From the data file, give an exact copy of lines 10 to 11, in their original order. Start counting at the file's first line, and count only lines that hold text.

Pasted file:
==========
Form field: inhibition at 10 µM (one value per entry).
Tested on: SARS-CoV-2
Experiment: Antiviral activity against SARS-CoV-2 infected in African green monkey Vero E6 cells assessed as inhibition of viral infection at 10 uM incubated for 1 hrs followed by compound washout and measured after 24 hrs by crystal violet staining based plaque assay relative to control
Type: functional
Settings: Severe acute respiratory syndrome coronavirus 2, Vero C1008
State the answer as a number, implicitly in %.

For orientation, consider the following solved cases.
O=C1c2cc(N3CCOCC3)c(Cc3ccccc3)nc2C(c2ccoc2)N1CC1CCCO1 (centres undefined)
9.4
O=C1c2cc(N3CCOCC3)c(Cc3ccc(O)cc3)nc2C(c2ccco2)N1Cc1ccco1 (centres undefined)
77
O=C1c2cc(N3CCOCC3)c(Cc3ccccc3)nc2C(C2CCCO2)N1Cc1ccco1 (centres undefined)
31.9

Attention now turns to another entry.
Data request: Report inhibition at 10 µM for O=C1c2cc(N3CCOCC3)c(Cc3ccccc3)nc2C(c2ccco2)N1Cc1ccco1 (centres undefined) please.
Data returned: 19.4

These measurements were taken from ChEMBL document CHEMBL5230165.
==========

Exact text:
O=C1c2cc(N3CCOCC3)c(Cc3ccc(O)cc3)nc2C(c2ccco2)N1Cc1ccco1 (centres undefined)
77